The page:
WASHINGTON, USA – On April 26, 2021, the executive board of the International Monetary Fund (IMF) concluded the 2021 discussion on the common policies of the Eastern Caribbean Currency Union (ECCU) in the context of the Article IV consultations with member countries.
The fallout from the COVID-19 crisis is hitting ECCU economies hard. Tourism receipts (accounting for nearly 40 percent of GDP) have dried up, as tourist arrivals have come to a grinding halt. The authorities successfully contained the spread of the virus at the onset of the pandemic by largely closing the borders, but a reopening of the economies since the summer has led to a surge in COVID cases. The ECCU economy is projected to contract by 16 percent in 2020 and by a further near ½ percent in 2021.
Fiscal positions have deteriorated sharply, and public debt is projected to reach 90 percent of GDP in 2021 and remain at an elevated level for years to come. Headline indicators suggest the financial system is relatively sound with ample liquidity buffers, but nonperforming loans are expected to rise significantly. The outlook is clouded by exceptionally high risks, including from the uncertainty concerning the evolution of the pandemic.
Executive board assessment
Executive directors noted that the COVID-19 pandemic has had a significant impact on the ECCU economies and commended the authorities for their swift policy response to mitigate its socio-economic toll. Directors also noted that emergency financing from the Fund and other IFIs has helped some economies in the region cope with the fallout from the pandemic. They agreed that the near-term policy priority is to protect lives and livelihoods, including through continued support to the vulnerable and efforts to maximize COVID-19 vaccination. Noting that the region’s growth outlook is subject to considerable risks, Directors recognized that careful balancing, as well as continued engagement with international institutions, including the Fund, is important to ensure sustainable inclusive growth, while safeguarding macro-fiscal sustainability.
Directors took note of the postponement of the regional debt target date by five years and emphasized that this should be complemented by further enhancing regional and national fiscal frameworks to ensure that the target continues to serve as an important fiscal anchor for the region. In this regard, they welcomed the progress made by several countries on adopting rules-based fiscal frameworks. Efforts are needed at both regional and national levels to further strengthen fiscal policies and institutions to safeguard the credibility of the revised debt anchor.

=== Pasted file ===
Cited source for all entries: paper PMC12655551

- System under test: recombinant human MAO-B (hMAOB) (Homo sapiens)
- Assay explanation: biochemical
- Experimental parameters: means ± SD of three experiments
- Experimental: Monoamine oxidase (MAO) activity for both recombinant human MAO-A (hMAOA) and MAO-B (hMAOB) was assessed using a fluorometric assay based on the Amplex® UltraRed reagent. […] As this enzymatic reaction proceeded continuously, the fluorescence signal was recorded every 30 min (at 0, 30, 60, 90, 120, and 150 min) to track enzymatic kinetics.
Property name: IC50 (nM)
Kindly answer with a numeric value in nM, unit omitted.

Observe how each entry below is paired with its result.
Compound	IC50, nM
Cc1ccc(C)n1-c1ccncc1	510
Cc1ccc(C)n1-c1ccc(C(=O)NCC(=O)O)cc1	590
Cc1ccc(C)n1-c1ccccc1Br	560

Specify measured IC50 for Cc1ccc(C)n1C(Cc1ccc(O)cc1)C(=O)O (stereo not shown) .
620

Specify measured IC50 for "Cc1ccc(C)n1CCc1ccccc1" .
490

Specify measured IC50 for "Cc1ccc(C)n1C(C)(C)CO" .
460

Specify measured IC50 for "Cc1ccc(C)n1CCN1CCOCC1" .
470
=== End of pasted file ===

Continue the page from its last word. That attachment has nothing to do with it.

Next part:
Directors noted that measures by the regional and national authorities have effectively helped soften the immediate financial stability impact of the pandemic. Going forward, near-term supervisory flexibility should be balanced with measures to support financial institutions’ capacity to weather the crisis, including limiting moratoria extensions within the time frame announced by the ECCB, ensuring loan restructurings follow realistically achievable repayment terms, and encouraging capital conservation until the full impact of the pandemic is clear. To ensure system-wide risks can be effectively contained, Directors encouraged the authorities to expeditiously formalize readily implementable crisis management plans at regional and national levels, clearly identifying the necessary coordination, enforcement, and legal requirements.
To ensure the financial system’s longer-term ability to provide credit and support the regional economy, Directors encouraged the authorities to start considering credible and sustainably funded strategies to support reduction of non-performing loans, which are expected to increase from their already elevated pre-pandemic levels. They also agreed that the ECCU’s broader financial sector reform momentum should be maintained, while ensuring implementation timelines avoid unduly burdening supervised institutions in the post-pandemic environment. Directors stressed the importance of addressing gaps in the supervision of non-banks, improving AML/CFT framework, and further mitigating CBR risk.
Directors supported ECCB’s prudent practice to keep the backing ratio at a robust level, which is critical to safeguard the quasi-currency board arrangement. The heightened external risks call for enhanced monitoring of foreign exchange movements and preparation of policy responses to downside risks.
Directors also encouraged the authorities’ continued pursuance of structural reforms to make the ECCU economies more competitive and resilient, including through digital transformation. They called for continued efforts to build resilience to climate-related shocks.
Directors agreed that the views they expressed [today] will form part of the Article IV consultation discussions with individual ECCU members.